New York (CNN)The robots are coming, and they're bringing pizza.
This week, Domino's is rolling out a robot car delivery service to select customers in Houston. For those who opt in, their pies will arrive in a fully autonomous vehicle made by Nuro.
Here's how it works: Customers in the Woodland Heights neighborhood of Houston can choose robot delivery and receive texts with updates on the car's location and a numerical code that can be used to retrieve the order. Once the car arrives, the customer enters the number on the bot's touchscreen, and the car doors open up to serve the food.
Nuro's robot car was the first completely autonomous, human-free on-road delivery vehicle to receive regulatory approval from the US Department of Transportation last year, Domino's said.
This isn't Domino's first foray into the world of autonomous deliveries. In 2017, the Michigan-based company used a self-driving Ford Fusion hybrid to deliver pizzas to randomly chosen customers in Ann Arbor, Michigan. And in 2013, Domino's tested out pizza delivery via drone in the United Kingdom.
While these experiments are useful to get the ball rolling when it comes to innovation and building buzz for the brand, consumers shouldn't expect a seismic shift in the way food is delivered. For now, at least.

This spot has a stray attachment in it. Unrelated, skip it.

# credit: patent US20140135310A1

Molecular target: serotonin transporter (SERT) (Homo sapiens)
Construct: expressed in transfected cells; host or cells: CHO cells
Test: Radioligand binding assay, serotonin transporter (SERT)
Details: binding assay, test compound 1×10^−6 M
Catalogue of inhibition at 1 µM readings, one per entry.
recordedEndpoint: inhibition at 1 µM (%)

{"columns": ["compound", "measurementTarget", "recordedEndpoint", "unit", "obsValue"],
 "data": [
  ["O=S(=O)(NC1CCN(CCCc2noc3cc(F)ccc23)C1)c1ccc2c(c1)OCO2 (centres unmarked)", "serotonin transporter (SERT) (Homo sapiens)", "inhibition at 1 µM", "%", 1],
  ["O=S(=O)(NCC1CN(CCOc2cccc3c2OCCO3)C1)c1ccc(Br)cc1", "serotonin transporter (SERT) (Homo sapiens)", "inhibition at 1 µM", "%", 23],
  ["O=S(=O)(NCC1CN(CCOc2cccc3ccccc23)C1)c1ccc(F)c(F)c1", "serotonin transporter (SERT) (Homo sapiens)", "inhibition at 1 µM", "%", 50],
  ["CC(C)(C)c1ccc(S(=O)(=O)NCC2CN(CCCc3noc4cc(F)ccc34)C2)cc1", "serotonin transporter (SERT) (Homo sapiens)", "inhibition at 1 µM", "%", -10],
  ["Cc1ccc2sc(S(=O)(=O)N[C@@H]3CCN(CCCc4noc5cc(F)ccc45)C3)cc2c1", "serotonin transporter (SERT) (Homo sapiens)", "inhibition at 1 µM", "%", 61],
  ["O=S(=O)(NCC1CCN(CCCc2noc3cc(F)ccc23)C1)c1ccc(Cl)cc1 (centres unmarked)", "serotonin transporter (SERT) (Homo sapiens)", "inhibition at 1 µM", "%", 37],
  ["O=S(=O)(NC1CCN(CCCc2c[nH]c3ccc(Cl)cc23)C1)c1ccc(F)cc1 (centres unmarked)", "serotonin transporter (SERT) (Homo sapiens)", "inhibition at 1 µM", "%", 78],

"There is still so much for our brand to learn about the autonomous delivery space," Dennis Maloney, Domino's senior vice president and chief innovation officer, said of the new initiative. "This program will allow us to better understand how customers respond to the deliveries, how they interact with the robot and how it affects store operations."
Domino's isn't the first pizza chain to play around with this technology. In 2018, Pizza Hut announced that it was working with Toyota to release a fully autonomous delivery vehicle.
But self-driving vehicles are far from mainstream. For years, self-driving car companies operated under the belief that their technology and current road infrastructure would be enough. But self-driving has proved harder to get off the ground than expected. Companies have missed deadlines for deployments, and the industry has consolidated, with even a company as big as Uber selling its self-driving vehicle program.